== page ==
"Mihaly Csikszentmihalyi (pronounced ""ME-high CHICK-sent-me-high-ee""; but don't worry, there won't be a quiz) is a professor of psychology at the University of Chicago. He came to popular attention when his book Flow: The Psychology of Optimal Experience was mentioned on the 1993 Super Bowl broadcast as having inspired the coach of the Dallas Cowboys.
According to Professor Csikszentmihalyi, a joyful life ""is an individual creation that cannot be copied from a recipe....Happiness, in fact, is a condition that must be prepared for, cultivated, and defended privately by each person.""
""Many people feel that the time they spend at work is essentially wasted?they are alienated from it, and the psychic energy invested in the job does nothing to strengthen their self,"" he observes. ""For quite a few people free time is also wasted. Leisure provides a relaxing respite from work, but it generally consists of passively absorbing information, without using any skills or exploring new opportunities for action. As a result life passes in a sequence of boring and anxious experiences over which a person has little control.""
But it doesn't have to be this way. During his years of research the professor has identified a state of happiness that he calls ""flow."" When an individual is engaged in a well defined task of his own choosing that is both challenging and within his capacities, he will experience ""optimal experience"" during its performance. This is ""flow.""
A flow-type experience includes one or more of the following features. (1) A task we have a possibility of completing. (2) Ability to concentrate on the task. (3) The task has clear goals and provides immediate feedback. (4) We act from a deep but effortless involvement that removes quotidian concerns. (5) We have a sense of control. (6) Concern for self disappears during the task, but the sense of self is stronger after the flow experience is over. (7) The sense of the passage of time alters.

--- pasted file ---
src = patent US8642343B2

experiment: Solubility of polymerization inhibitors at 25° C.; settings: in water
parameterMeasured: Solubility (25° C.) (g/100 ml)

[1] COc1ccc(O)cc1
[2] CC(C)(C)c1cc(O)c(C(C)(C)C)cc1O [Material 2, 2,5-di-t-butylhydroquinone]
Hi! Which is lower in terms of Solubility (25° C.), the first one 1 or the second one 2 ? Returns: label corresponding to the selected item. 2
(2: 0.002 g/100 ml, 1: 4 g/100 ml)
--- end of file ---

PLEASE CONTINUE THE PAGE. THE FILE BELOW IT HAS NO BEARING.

""For more than 30 years I have been studying happiness,"" says Csikszentmihalyi. ""My interest in this subject came from my own experience during World War II when, as a child, I saw many adults being completely destroyed by the tragic events of the war. Among these people there were always a few who kept their courage, reached out to help others, and were able to give a sense of purpose and meaning to their lives. I wanted to discover about how one could build a life that was more fulfilling and enjoyable. I chose the discipline of psychology to seek out some answers.""
In Creativity: Flow and the Psychology of Discovery and Invention, the professor explores what makes life worth living through interviews with the great achievers of our time. His research confirms that people are most likely to experience ""flow"" when immersed in creative work that they love. Csikszentmihalyi thus provides a scientific basis for the experience of the fictional Howard Roark, for whom the job of architecture is a combination of ""holy sacrament, Indian torture and sexual ecstasy.""
In the search for life, happiness, and meaning there are many mentors available to us. Professor Mihaly Csikszentmihalyi is one of the greatest."